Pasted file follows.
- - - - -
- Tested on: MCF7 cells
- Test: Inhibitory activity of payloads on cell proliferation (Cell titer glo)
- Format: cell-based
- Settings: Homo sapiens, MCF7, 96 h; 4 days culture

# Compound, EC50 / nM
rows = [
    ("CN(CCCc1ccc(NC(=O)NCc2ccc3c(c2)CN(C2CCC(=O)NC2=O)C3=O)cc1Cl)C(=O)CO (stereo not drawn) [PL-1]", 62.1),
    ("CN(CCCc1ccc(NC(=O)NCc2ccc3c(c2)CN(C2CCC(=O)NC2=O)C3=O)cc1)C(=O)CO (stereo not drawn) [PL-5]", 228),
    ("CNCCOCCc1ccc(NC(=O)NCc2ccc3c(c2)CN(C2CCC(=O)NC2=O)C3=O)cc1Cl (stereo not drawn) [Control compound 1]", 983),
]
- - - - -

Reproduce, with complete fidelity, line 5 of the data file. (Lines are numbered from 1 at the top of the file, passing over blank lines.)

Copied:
# Compound, EC50 / nM